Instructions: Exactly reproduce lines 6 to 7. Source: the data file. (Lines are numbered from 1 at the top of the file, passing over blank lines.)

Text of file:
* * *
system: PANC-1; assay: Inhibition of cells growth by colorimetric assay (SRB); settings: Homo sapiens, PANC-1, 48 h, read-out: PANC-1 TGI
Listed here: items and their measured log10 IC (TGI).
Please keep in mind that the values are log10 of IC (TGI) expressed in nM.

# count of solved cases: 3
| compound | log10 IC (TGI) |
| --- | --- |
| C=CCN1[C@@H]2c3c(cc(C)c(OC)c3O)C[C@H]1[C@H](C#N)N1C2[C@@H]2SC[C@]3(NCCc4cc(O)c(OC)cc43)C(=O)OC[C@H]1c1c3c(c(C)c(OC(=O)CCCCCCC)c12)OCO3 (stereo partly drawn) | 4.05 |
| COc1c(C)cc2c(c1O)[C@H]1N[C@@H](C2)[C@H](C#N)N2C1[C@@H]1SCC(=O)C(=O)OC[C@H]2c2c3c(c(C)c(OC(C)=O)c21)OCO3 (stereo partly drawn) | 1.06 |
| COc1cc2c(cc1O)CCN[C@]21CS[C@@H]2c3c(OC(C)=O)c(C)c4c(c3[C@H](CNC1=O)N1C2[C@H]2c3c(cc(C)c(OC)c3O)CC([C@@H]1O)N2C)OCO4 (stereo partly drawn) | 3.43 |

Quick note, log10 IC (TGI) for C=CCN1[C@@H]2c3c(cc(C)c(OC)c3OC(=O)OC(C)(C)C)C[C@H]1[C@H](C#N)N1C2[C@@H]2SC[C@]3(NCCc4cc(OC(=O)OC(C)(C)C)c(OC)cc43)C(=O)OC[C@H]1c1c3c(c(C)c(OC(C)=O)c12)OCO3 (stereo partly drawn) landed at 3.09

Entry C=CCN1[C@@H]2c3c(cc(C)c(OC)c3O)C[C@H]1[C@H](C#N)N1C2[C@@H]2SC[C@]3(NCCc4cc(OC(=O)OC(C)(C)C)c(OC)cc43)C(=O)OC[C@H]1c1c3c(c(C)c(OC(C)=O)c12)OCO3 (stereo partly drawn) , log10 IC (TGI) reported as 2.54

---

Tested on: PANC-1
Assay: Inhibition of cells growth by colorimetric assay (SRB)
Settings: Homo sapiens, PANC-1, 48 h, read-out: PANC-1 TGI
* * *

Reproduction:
| --- | --- |
| C=CCN1[C@@H]2c3c(cc(C)c(OC)c3O)C[C@H]1[C@H](C#N)N1C2[C@@H]2SC[C@]3(NCCc4cc(O)c(OC)cc43)C(=O)OC[C@H]1c1c3c(c(C)c(OC(=O)CCCCCCC)c12)OCO3 (stereo partly drawn) | 4.05 |